‘It just makes common sense that it likely would be more effective.’
Dr. Anthony Fauci says two masks are better than one.
“It just makes common sense that it likely would be more effective,” Fauci, the director of the National Institute of Allergy and Infectious Diseases, told NBC’s Today Show this week. “That’s the reason why you see people either double masking or doing a version of an N95.”
The Centers for Disease Control and Prevention has not issued official guidance on double masking. It did not advocate wearing face coverings until April 3 last year to help prevent the wearer from spreading coronavirus, but since then health professionals say it also helps the wearer.
“A mask is like an obstacle course for particles to get through,” Linsey Marr, an expert in virus transmission and a professor of civil and environmental engineering at Virginia Tech, told AARP. A second mask “increases the chance that the particle will be trapped before it gets through.”
As of Tuesday, 99.9 million people worldwide had contracted COVID-19 and more than 2.1 million people had died. The U.S. had 25.3 million cases and 421,890 fatalities, according to data aggregated by Johns Hopkins University.
Fauci recently said that more people will be able to get vaccines by April to help prevent the spread of COVID-19. “Everyone will be able to get a vaccine. So I think by the end of the summer, if we get 70% to 85% of the population vaccinated and get a good herd immunity.”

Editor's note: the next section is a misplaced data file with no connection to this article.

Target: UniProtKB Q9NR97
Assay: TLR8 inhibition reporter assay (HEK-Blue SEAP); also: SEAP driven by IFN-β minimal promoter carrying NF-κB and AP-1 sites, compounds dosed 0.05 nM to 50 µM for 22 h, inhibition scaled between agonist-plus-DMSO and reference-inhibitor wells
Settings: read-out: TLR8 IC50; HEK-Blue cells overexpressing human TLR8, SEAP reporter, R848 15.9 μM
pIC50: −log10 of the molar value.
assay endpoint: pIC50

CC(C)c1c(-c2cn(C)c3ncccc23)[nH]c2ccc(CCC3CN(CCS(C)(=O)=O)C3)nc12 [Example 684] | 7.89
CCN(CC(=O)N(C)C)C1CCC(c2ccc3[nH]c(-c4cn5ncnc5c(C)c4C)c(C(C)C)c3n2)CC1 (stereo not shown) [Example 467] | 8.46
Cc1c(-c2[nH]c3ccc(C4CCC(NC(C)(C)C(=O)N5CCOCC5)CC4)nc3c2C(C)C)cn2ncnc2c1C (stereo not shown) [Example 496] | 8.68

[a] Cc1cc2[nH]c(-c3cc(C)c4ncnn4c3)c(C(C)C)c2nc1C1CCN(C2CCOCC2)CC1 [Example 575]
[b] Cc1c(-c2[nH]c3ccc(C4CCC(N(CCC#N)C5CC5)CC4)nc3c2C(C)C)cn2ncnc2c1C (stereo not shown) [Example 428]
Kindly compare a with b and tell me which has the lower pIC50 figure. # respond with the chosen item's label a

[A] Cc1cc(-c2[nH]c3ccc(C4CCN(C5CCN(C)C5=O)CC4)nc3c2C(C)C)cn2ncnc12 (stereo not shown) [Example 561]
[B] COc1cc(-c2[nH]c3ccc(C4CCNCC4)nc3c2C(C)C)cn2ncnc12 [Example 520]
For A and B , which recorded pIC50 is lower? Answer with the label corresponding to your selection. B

U.S. President Joe Biden last week signed a mask mandate for all federal workers and anyone on federal property. They should, the mandate said, “all wear masks, maintain physical distance, and adhere to other public health measures, as provided in CDC guidelines.”
Biden said, “We want to get it to 1 million vaccinations per day. The idea about having everyone for at least 100 days — at least — wear a mask. Everyone uniformly, so we don’t have disparities where some people are adhering to public-health measures, and others are not.”
and German partner BioNTech SE
have said that a final analysis of their vaccine candidate showed 95% efficacy. Meanwhile, Moderna
said its vaccine candidate was about 94% effective.
BioNTech and Pfizer said an in vitro study found that their COVID-19 vaccine neutralizes the two new highly infectious variants that have emerged in the U.K. and South Africa. The results were published on the preprint service bioRxiv and have not yet been peer-reviewed.
A vaccine candidate from AstraZeneca
and the University of Oxford is safe and effective and showed an average efficacy of 70% in a pooled analysis of interim data, according to a recently published peer-reviewed study.